By Martin Weil
Washington Post Staff Writer
Sunday, February 21, 2010; C06
William E. Gordon, 92, the engineer and scientist who designed and built the spectacular Arecibo radio telescope, one of the largest and most productive instruments for probing the secrets of the heavens, died Feb. 16 at his home in Ithaca, N.Y. He had recently undergone hip surgery.
Located in the foothills of Arecibo, Puerto Rico, the radio telescope uses radio waves to observe the cosmos, just as optical telescopes use visible light. Sometimes the telescope observes waves radiated by heavenly bodies; sometimes it observes waves reflected from them.
About three football fields across, the Arecibo Observatory's bowl-shaped antenna and the fittings that loom hundreds of feet above it present an arresting sight. Filmgoers saw it in "Contact" (1997) and the 1995 James Bond adventure movie "GoldenEye."
Since beginning operation under Dr. Gordon in 1963, the telescope has mapped the surface of Venus, discovered the first planets outside the solar system, and kept tabs on the motion of asteroids. It was used for a study that led to a Nobel prize, and it has been involved in the search for life beyond the Earth.
The telescope can beam millions of watts of electromagnetic energy into space, and it can gather and focus echoes as faint as a millionth part of a single watt.
As recounted by National Science Foundation official Richard A. Behnke, the telescope sprang from an effort to understand more about the ionosphere, a layer of the upper atmosphere that reflects radio waves. Studying an equation that describes how that reflection occurs, Dr. Gordon envisioned a means of unlocking the secrets of the ionosphere and obtaining information vital to radio transmission.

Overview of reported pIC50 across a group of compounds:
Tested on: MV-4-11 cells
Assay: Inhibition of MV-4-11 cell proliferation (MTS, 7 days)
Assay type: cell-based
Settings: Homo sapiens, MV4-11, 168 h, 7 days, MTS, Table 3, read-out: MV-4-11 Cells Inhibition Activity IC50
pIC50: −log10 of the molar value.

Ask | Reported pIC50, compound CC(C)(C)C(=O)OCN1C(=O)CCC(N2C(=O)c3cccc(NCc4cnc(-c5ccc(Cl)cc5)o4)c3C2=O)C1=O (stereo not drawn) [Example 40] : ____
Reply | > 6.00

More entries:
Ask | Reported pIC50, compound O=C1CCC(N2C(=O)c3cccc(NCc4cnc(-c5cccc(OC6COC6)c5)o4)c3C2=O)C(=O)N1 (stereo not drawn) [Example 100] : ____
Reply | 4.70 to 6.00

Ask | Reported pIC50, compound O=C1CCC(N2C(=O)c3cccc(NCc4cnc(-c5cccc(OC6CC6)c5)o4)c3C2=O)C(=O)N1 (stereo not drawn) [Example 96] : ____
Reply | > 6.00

Dr. Gordon's thinking, Behnke said, was along the lines of: "Wow, if we could build a super powerful transmitter with an antenna that was huge, we could actually measure things in the ionosphere that nobody else could even come close to."
According to Behnke, Dr. Gordon did it, taking on all required roles, from conception to completion, raising the cash, scouting the site, and supervising construction. "And the thing worked," Behnke said. "Better than anybody ever expected it to. It was incredibly successful."
And the uses of the telescope expanded far beyond what was originally contemplated, reaching out of the atmosphere and into distant corners of the cosmos.
William Edwin Gordon was born in Paterson, N.J., on Jan. 8, 1918. He graduated from Montclair State University in New Jersey and had a doctorate in electrical engineering from Cornell University. In the Army during World War II, he studied how atmospheric conditions affect radar waves.
After 13 years as a professor at Cornell, which operates Arecibo, Dr. Gordon went to Rice University in Houston, where his posts included dean of natural sciences, vice president and provost.
His first wife, Elva Freile Gordon, died in 2001.
Survivors include his wife, Elizabeth Bolgiano Gordon; two children from his first marriage; four grandchildren; and three great-grandchildren.
In 2003, on the telescope's 40th anniversary, Dr. Gordon recalled being told that "it couldn't be done."
"We were in the position of trying to do something that was impossible, and it took a lot of guts," he said of his telescope team. "We were young enough that we didn't know we couldn't do it."